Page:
There are lots of reasons why you might need to work from home, but whatever the reason, you will need a functional workspace. It is impossible to study an online course, do your business accounts or even write a blog if you don’t have somewhere quiet to sit and work. And if you’re a student with lots of assignments to write it makes sense to carve out a work space where you can settle down, out of the way of the rest of the family, and study. So if you have just enrolled on a further education course, started a writing your first novel or just launched your business here are some tips to help you create a functional workspace in your home.
Bedrooms make useful studies because they are out of the way and you can shut the door on the rest of your family. And likewise you can close the door on your work at the end of the day to really give yourself a chance to rest and relax. A guest bedroom is a better choice than the main bedroom, as it is never a good idea to sleep and work in the same space! If you do study in your bedroom, it can make it hard to switch off when it is time for sleep, and vice versa.
Study under the stairs
The space under the stairs is often under-utilized. If the space under your stairs is open, why not install a desk and turn it into a small study area? All you need are some shelves for books, a light, and a power outlet so you can plug your computer in. And if you want to be able to forget about your work for the evening, you could even fit double doors to the alcove to allow you to close it away.
A quiet garden is ideal for studying and in the summer a picnic bench would be a great desk solution. However, you can’t work outside in the winter, but if you have the space, build a timber lodge and turn it into a study. Summer houses don’t have enough insulation to use during colder weather, but if you look for a timber building with thicker walls, there is no reason why you can’t use it all year round. Just add a nice floor and extra roof insulation so you are nice and snug in winter. Again, a power socket is a must (for powering lamps and charging devices) so make sure you can get electricity out to your office building.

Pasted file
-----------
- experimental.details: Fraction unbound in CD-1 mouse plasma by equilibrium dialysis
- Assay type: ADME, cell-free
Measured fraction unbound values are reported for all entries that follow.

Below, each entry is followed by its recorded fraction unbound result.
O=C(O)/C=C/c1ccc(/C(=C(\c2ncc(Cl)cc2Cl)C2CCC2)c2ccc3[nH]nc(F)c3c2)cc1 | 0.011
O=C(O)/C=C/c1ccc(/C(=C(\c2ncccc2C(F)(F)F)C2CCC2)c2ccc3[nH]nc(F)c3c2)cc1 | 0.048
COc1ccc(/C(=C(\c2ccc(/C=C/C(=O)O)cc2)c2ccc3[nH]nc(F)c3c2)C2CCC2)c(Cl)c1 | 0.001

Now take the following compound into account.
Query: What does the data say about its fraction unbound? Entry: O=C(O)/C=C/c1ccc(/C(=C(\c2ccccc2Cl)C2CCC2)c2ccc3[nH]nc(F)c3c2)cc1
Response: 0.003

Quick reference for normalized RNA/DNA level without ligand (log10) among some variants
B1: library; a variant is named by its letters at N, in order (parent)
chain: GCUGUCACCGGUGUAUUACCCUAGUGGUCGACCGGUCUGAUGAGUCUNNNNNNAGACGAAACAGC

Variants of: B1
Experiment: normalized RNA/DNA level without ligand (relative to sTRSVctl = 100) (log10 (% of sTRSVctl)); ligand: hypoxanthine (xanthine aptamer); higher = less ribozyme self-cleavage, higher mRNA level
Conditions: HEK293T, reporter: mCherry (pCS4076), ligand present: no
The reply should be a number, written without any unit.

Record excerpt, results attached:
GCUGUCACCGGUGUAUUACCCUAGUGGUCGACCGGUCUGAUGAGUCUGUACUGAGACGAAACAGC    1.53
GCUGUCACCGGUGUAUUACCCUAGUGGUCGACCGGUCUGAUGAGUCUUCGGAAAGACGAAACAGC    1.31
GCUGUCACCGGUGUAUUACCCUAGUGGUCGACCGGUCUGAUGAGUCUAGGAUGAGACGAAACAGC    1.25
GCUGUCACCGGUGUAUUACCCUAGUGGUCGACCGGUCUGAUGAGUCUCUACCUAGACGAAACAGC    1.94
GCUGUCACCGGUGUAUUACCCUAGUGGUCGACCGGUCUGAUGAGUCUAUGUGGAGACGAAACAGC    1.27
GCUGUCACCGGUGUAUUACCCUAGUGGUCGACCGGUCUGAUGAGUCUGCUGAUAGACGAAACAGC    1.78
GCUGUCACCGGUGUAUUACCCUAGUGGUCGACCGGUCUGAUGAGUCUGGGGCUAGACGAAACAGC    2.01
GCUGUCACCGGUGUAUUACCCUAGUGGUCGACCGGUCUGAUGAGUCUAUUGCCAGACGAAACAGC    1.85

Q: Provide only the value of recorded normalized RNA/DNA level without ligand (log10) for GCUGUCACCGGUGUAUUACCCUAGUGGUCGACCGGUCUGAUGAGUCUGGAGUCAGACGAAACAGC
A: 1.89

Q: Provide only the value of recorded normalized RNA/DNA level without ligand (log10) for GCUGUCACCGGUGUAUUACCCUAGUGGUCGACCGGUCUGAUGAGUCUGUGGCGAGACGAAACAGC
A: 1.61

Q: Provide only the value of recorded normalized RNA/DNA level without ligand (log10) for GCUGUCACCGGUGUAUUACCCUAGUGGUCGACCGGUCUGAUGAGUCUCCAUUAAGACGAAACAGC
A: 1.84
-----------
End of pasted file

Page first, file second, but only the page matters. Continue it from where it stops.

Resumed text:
If you don’t have any space at home, you may need to create a mobile study. Lap desks are ideal for this. You can sit down in a quiet chair, or move into the bedroom when the kids are making too much noise. Plus, it means that you can work outside the house too, taking your work into the garden with you when the weather is nice.
Proper organization is the key to creating a functional workspace. The more disorganized you are, the harder it will be to get any work done. Most courses require that you have a stack of textbooks as reference, so have a few shelves to store books. And running a business from home will mean that plenty of files need storing away too. It is also worth fixing a whiteboard to the wall, which gives you a space to make a note of any deadlines and check it at a glance. That way you won’t be late handing in assignments or delivering projects to clients.
Technology is your best friend when you work from home. Back up all your important work, such as spreadsheets, assignments or even the first chapter of the novel you’ve started writing in cloud storage. It not only keeps your documents safe if your computer malfunctions, but it also means that you can access them from wherever you are, and from different devices. You can start an essay on the family desktop PC in the living room and finish it on your laptop upstairs.
Once you have a functional workspace at home, you will be so much more productive and studying or working from home will be easy… well, almost! I worked with Direct Line For Business on some productivity tips that may help you so have a look at that article too. Let me know if you have any tips for setting up a practical home office in the comments section below or tweet me @Cassiefairy.